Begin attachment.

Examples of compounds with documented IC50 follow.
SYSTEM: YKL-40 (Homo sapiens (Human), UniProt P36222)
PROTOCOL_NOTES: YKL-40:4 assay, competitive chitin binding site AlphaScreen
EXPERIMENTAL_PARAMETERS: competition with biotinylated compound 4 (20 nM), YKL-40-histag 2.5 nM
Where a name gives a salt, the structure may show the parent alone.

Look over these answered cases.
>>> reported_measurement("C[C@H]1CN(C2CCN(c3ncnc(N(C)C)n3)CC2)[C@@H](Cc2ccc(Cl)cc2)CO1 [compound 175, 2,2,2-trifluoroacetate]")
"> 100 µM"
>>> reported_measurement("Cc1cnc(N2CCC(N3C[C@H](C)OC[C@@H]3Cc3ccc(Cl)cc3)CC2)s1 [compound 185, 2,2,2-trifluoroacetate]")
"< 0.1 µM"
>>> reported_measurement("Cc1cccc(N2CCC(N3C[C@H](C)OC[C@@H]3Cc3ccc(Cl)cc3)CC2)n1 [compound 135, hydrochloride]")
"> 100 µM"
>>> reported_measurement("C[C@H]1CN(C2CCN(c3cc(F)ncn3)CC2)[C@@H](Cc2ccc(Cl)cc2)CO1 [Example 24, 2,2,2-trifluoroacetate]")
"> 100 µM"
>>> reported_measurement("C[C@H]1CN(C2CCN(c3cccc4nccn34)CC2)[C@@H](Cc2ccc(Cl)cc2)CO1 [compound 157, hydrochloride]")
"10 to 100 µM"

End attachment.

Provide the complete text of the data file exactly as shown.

Examples of compounds with documented IC50 follow.
SYSTEM: YKL-40 (Homo sapiens (Human), UniProt P36222)
PROTOCOL_NOTES: YKL-40:4 assay, competitive chitin binding site AlphaScreen
EXPERIMENTAL_PARAMETERS: competition with biotinylated compound 4 (20 nM), YKL-40-histag 2.5 nM
Where a name gives a salt, the structure may show the parent alone.

Look over these answered cases.
>>> reported_measurement("C[C@H]1CN(C2CCN(c3ncnc(N(C)C)n3)CC2)[C@@H](Cc2ccc(Cl)cc2)CO1 [compound 175, 2,2,2-trifluoroacetate]")
"> 100 µM"
>>> reported_measurement("Cc1cnc(N2CCC(N3C[C@H](C)OC[C@@H]3Cc3ccc(Cl)cc3)CC2)s1 [compound 185, 2,2,2-trifluoroacetate]")
"< 0.1 µM"
>>> reported_measurement("Cc1cccc(N2CCC(N3C[C@H](C)OC[C@@H]3Cc3ccc(Cl)cc3)CC2)n1 [compound 135, hydrochloride]")
"> 100 µM"
>>> reported_measurement("C[C@H]1CN(C2CCN(c3cc(F)ncn3)CC2)[C@@H](Cc2ccc(Cl)cc2)CO1 [Example 24, 2,2,2-trifluoroacetate]")
"> 100 µM"
>>> reported_measurement("C[C@H]1CN(C2CCN(c3cccc4nccn34)CC2)[C@@H](Cc2ccc(Cl)cc2)CO1 [compound 157, hydrochloride]")
"10 to 100 µM"